There is no universally accepted definition of traffic congestion. In reporting to the federal government, the states have in the past used peak-hour traffic volume-to-capacity (V/C) ratios, as calculated in the Transportation Research Board’s Highway Capacity Manual, as a congestion measure. Through 2009, the Federal Highway Administration (FHWA) summed these V/C calculations to determine the state mileage in various V/C categories. Since 2009, however, these tables have not been published by FHWA. Instead, FHWA has been reporting periodic statistics based on travel delays from mobile devices, but only for selected regions and roads, not for states.
This year, the Annual Highway Report uses data from Texas A&M Transportation Institute’s 2021 Urban Mobility Report (UMR). This report uses 2020 congestion data. The metric selected was the “annual hours of delay per auto commuter.” UMR defines annual delay per auto commuter as “a measure of the extra travel time endured throughout the year by auto commuters who make trips during the peak period.” (The UMR data, which are computed only for urban areas, are aggregated by state. See the Appendix for details.)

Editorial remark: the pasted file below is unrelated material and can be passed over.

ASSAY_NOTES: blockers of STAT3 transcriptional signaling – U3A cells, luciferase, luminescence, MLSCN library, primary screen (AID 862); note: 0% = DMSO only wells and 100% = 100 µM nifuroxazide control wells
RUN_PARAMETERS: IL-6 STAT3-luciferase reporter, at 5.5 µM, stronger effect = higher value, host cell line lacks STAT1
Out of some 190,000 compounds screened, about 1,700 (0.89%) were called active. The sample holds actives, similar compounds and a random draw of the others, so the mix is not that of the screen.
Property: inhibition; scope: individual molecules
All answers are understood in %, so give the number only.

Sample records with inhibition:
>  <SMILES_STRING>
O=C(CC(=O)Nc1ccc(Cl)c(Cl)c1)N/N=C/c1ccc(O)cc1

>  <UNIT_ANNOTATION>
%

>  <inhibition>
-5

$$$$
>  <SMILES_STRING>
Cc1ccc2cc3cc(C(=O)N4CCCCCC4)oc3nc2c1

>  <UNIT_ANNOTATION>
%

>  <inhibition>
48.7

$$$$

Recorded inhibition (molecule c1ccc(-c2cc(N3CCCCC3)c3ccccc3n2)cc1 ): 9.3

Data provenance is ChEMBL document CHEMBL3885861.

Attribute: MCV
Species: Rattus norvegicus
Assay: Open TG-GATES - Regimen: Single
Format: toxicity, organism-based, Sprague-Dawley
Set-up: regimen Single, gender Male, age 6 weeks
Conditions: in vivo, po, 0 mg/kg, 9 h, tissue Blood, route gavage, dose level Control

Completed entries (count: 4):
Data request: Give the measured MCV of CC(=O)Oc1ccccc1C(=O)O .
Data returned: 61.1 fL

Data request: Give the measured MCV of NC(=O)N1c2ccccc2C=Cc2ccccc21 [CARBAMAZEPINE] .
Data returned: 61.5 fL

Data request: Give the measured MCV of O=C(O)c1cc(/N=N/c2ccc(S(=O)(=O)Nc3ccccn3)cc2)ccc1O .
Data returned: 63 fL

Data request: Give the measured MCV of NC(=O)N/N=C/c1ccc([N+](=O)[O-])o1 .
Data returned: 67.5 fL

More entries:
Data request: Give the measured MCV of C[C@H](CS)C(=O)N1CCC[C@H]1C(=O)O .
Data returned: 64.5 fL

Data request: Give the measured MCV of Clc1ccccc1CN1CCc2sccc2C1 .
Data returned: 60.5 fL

In 2020, the average annual hours of delay per auto commuter in urbanized areas was 27.04 hours (see Table 15, Annual Hours of Delay per Auto Commuter, Figure 10). Annual hours of delay range from 6.5 in Wyoming to 48 in New Jersey. The congestion problem is primarily concentrated in the major cities of just a few states.
In 2020, commuters in six states spent fewer than 10 hours of delay sitting in peak-hour congestion. Commuters in 41 other states spent less than 40 hours of delay sitting in peak-hour congestion. Commuters in the bottom three states (New Jersey, New York, and Massachusetts) spent more than 40 hours of delay per year in traffic congestion.
Urbanized Area Traffic Congestion — Annual Peak Hours Spent in Congestion Per Commuter
|2020 Rank||State||Peak Hours Spent in Congestion per Auto Commuter|